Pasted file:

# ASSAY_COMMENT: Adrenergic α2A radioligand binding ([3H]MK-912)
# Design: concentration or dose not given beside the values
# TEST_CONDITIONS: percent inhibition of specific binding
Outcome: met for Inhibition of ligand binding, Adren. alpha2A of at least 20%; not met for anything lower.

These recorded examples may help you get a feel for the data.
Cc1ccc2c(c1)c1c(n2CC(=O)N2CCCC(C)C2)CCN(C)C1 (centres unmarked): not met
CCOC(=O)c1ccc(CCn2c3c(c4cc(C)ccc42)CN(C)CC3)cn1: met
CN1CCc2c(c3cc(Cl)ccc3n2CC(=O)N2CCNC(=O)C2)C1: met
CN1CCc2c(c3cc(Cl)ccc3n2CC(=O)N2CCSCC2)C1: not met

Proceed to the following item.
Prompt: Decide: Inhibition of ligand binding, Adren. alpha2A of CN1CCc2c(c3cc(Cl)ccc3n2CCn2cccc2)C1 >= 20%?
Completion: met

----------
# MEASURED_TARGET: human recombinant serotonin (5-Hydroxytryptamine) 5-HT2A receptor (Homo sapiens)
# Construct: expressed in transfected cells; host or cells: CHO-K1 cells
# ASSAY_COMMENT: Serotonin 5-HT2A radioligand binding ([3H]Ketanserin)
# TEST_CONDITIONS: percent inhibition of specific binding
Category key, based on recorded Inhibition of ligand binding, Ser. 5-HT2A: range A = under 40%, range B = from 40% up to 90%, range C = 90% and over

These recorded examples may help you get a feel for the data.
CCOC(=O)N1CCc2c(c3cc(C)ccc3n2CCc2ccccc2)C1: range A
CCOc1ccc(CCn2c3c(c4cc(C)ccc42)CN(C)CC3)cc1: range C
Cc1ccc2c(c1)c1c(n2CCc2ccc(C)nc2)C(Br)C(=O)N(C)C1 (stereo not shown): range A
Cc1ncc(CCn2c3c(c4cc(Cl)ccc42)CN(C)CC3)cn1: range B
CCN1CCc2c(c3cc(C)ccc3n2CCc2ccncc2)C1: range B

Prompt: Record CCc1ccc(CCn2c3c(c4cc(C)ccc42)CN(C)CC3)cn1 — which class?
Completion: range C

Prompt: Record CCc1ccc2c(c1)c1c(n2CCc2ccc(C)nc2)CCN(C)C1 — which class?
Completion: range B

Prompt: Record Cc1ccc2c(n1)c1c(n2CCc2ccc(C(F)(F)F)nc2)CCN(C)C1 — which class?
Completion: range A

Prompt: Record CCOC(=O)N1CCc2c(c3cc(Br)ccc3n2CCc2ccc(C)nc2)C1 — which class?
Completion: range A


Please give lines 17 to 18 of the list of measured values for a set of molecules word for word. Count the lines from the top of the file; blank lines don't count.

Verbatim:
# TEST_CONDITIONS: percent inhibition of specific binding
Category key, based on recorded Inhibition of ligand binding, Ser. 5-HT2A: range A = under 40%, range B = from 40% up to 90%, range C = 90% and over